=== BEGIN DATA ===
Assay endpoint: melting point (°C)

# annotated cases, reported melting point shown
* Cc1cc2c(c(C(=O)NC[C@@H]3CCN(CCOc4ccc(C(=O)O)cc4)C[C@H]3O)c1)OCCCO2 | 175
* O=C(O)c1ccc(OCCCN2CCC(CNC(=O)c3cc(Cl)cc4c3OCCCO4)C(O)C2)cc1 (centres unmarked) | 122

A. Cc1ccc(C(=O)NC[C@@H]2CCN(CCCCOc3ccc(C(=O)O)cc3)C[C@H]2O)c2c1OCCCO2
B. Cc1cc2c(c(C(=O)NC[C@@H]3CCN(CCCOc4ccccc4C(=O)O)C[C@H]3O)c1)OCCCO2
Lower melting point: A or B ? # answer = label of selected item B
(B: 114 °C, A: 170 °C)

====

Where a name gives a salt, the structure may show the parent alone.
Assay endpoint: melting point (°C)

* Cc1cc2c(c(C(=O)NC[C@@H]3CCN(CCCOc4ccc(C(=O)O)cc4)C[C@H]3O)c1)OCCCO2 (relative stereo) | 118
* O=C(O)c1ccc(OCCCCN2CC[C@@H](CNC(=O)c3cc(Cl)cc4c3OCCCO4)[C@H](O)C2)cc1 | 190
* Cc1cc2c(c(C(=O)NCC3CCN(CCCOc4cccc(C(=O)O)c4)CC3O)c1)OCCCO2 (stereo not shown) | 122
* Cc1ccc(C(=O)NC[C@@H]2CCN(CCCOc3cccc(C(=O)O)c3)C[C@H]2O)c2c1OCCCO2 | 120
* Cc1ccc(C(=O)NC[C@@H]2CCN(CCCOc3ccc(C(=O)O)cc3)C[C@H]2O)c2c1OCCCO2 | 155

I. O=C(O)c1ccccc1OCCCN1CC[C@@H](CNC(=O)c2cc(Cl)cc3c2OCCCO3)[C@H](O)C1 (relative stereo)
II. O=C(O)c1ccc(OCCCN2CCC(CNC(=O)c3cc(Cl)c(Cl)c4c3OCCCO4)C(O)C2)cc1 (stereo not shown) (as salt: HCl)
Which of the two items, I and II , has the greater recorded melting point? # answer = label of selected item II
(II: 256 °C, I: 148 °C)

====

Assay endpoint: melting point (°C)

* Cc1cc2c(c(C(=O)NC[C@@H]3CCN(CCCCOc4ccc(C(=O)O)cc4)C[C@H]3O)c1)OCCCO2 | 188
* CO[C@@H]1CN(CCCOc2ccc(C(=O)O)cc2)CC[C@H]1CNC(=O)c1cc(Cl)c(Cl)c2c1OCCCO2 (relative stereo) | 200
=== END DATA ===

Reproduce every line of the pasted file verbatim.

Assay endpoint: melting point (°C)

# annotated cases, reported melting point shown
* Cc1cc2c(c(C(=O)NC[C@@H]3CCN(CCOc4ccc(C(=O)O)cc4)C[C@H]3O)c1)OCCCO2 | 175
* O=C(O)c1ccc(OCCCN2CCC(CNC(=O)c3cc(Cl)cc4c3OCCCO4)C(O)C2)cc1 (centres unmarked) | 122

A. Cc1ccc(C(=O)NC[C@@H]2CCN(CCCCOc3ccc(C(=O)O)cc3)C[C@H]2O)c2c1OCCCO2
B. Cc1cc2c(c(C(=O)NC[C@@H]3CCN(CCCOc4ccccc4C(=O)O)C[C@H]3O)c1)OCCCO2
Lower melting point: A or B ? # answer = label of selected item B
(B: 114 °C, A: 170 °C)

====

Where a name gives a salt, the structure may show the parent alone.
Assay endpoint: melting point (°C)

* Cc1cc2c(c(C(=O)NC[C@@H]3CCN(CCCOc4ccc(C(=O)O)cc4)C[C@H]3O)c1)OCCCO2 (relative stereo) | 118
* O=C(O)c1ccc(OCCCCN2CC[C@@H](CNC(=O)c3cc(Cl)cc4c3OCCCO4)[C@H](O)C2)cc1 | 190
* Cc1cc2c(c(C(=O)NCC3CCN(CCCOc4cccc(C(=O)O)c4)CC3O)c1)OCCCO2 (stereo not shown) | 122
* Cc1ccc(C(=O)NC[C@@H]2CCN(CCCOc3cccc(C(=O)O)c3)C[C@H]2O)c2c1OCCCO2 | 120
* Cc1ccc(C(=O)NC[C@@H]2CCN(CCCOc3ccc(C(=O)O)cc3)C[C@H]2O)c2c1OCCCO2 | 155

I. O=C(O)c1ccccc1OCCCN1CC[C@@H](CNC(=O)c2cc(Cl)cc3c2OCCCO3)[C@H](O)C1 (relative stereo)
II. O=C(O)c1ccc(OCCCN2CCC(CNC(=O)c3cc(Cl)c(Cl)c4c3OCCCO4)C(O)C2)cc1 (stereo not shown) (as salt: HCl)
Which of the two items, I and II , has the greater recorded melting point? # answer = label of selected item II
(II: 256 °C, I: 148 °C)

====

Assay endpoint: melting point (°C)

* Cc1cc2c(c(C(=O)NC[C@@H]3CCN(CCCCOc4ccc(C(=O)O)cc4)C[C@H]3O)c1)OCCCO2 | 188
* CO[C@@H]1CN(CCCOc2ccc(C(=O)O)cc2)CC[C@H]1CNC(=O)c1cc(Cl)c(Cl)c2c1OCCCO2 (relative stereo) | 200